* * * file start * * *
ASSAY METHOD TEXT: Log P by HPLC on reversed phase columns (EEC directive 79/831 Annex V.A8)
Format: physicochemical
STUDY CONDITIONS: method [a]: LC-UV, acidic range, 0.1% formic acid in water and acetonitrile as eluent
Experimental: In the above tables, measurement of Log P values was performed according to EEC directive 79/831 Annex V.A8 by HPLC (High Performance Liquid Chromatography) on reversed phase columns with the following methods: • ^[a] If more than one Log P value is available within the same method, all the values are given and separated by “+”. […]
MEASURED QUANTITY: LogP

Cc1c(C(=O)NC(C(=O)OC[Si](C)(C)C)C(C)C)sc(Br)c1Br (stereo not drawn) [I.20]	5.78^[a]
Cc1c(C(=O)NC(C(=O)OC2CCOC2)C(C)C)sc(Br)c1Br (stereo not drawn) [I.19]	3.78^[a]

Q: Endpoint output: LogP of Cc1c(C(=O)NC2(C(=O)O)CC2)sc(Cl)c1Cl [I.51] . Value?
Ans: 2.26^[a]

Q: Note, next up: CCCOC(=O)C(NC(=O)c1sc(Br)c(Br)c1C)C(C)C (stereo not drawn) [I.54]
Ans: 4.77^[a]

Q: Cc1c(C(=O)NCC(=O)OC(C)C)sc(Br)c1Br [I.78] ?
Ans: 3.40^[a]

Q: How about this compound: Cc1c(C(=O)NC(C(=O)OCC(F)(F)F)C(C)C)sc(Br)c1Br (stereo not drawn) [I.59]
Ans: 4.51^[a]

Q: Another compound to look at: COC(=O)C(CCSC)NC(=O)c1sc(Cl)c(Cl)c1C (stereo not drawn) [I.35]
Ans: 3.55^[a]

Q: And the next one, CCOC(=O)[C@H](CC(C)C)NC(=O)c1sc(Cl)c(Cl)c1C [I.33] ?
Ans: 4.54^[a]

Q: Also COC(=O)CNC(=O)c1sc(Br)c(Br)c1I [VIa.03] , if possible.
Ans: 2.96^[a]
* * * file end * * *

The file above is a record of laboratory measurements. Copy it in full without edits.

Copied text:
ASSAY METHOD TEXT: Log P by HPLC on reversed phase columns (EEC directive 79/831 Annex V.A8)
Format: physicochemical
STUDY CONDITIONS: method [a]: LC-UV, acidic range, 0.1% formic acid in water and acetonitrile as eluent
Experimental: In the above tables, measurement of Log P values was performed according to EEC directive 79/831 Annex V.A8 by HPLC (High Performance Liquid Chromatography) on reversed phase columns with the following methods: • ^[a] If more than one Log P value is available within the same method, all the values are given and separated by “+”. […]
MEASURED QUANTITY: LogP

Cc1c(C(=O)NC(C(=O)OC[Si](C)(C)C)C(C)C)sc(Br)c1Br (stereo not drawn) [I.20]	5.78^[a]
Cc1c(C(=O)NC(C(=O)OC2CCOC2)C(C)C)sc(Br)c1Br (stereo not drawn) [I.19]	3.78^[a]

Q: Endpoint output: LogP of Cc1c(C(=O)NC2(C(=O)O)CC2)sc(Cl)c1Cl [I.51] . Value?
Ans: 2.26^[a]

Q: Note, next up: CCCOC(=O)C(NC(=O)c1sc(Br)c(Br)c1C)C(C)C (stereo not drawn) [I.54]
Ans: 4.77^[a]

Q: Cc1c(C(=O)NCC(=O)OC(C)C)sc(Br)c1Br [I.78] ?
Ans: 3.40^[a]

Q: How about this compound: Cc1c(C(=O)NC(C(=O)OCC(F)(F)F)C(C)C)sc(Br)c1Br (stereo not drawn) [I.59]
Ans: 4.51^[a]

Q: Another compound to look at: COC(=O)C(CCSC)NC(=O)c1sc(Cl)c(Cl)c1C (stereo not drawn) [I.35]
Ans: 3.55^[a]

Q: And the next one, CCOC(=O)[C@H](CC(C)C)NC(=O)c1sc(Cl)c(Cl)c1C [I.33] ?
Ans: 4.54^[a]

Q: Also COC(=O)CNC(=O)c1sc(Br)c(Br)c1I [VIa.03] , if possible.
Ans: 2.96^[a]